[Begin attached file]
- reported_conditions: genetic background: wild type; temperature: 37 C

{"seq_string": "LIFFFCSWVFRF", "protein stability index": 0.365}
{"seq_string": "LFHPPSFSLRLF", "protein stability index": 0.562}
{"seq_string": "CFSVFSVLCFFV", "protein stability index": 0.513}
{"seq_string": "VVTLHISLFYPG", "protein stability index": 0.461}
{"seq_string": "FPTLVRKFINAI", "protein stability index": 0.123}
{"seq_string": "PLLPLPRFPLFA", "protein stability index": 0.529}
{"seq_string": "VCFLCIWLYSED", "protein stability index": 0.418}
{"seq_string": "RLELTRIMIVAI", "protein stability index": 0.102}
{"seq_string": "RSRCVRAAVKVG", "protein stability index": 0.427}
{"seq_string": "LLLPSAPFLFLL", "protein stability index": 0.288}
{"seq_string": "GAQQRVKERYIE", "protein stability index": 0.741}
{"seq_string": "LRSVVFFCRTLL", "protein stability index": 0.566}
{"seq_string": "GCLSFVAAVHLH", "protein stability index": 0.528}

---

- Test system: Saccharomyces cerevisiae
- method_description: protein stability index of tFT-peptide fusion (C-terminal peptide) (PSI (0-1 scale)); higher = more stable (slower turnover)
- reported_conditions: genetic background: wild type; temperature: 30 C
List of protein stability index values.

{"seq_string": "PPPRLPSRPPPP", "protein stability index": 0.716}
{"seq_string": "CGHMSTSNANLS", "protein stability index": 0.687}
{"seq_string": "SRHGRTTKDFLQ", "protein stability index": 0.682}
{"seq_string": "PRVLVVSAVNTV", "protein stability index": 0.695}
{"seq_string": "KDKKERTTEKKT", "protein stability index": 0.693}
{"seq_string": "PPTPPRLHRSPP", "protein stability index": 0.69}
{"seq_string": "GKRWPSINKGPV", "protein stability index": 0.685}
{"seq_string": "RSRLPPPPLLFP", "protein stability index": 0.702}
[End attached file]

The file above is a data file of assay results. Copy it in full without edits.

- reported_conditions: genetic background: wild type; temperature: 37 C

{"seq_string": "LIFFFCSWVFRF", "protein stability index": 0.365}
{"seq_string": "LFHPPSFSLRLF", "protein stability index": 0.562}
{"seq_string": "CFSVFSVLCFFV", "protein stability index": 0.513}
{"seq_string": "VVTLHISLFYPG", "protein stability index": 0.461}
{"seq_string": "FPTLVRKFINAI", "protein stability index": 0.123}
{"seq_string": "PLLPLPRFPLFA", "protein stability index": 0.529}
{"seq_string": "VCFLCIWLYSED", "protein stability index": 0.418}
{"seq_string": "RLELTRIMIVAI", "protein stability index": 0.102}
{"seq_string": "RSRCVRAAVKVG", "protein stability index": 0.427}
{"seq_string": "LLLPSAPFLFLL", "protein stability index": 0.288}
{"seq_string": "GAQQRVKERYIE", "protein stability index": 0.741}
{"seq_string": "LRSVVFFCRTLL", "protein stability index": 0.566}
{"seq_string": "GCLSFVAAVHLH", "protein stability index": 0.528}

---

- Test system: Saccharomyces cerevisiae
- method_description: protein stability index of tFT-peptide fusion (C-terminal peptide) (PSI (0-1 scale)); higher = more stable (slower turnover)
- reported_conditions: genetic background: wild type; temperature: 30 C
List of protein stability index values.

{"seq_string": "PPPRLPSRPPPP", "protein stability index": 0.716}
{"seq_string": "CGHMSTSNANLS", "protein stability index": 0.687}
{"seq_string": "SRHGRTTKDFLQ", "protein stability index": 0.682}
{"seq_string": "PRVLVVSAVNTV", "protein stability index": 0.695}
{"seq_string": "KDKKERTTEKKT", "protein stability index": 0.693}
{"seq_string": "PPTPPRLHRSPP", "protein stability index": 0.69}
{"seq_string": "GKRWPSINKGPV", "protein stability index": 0.685}
{"seq_string": "RSRLPPPPLLFP", "protein stability index": 0.702}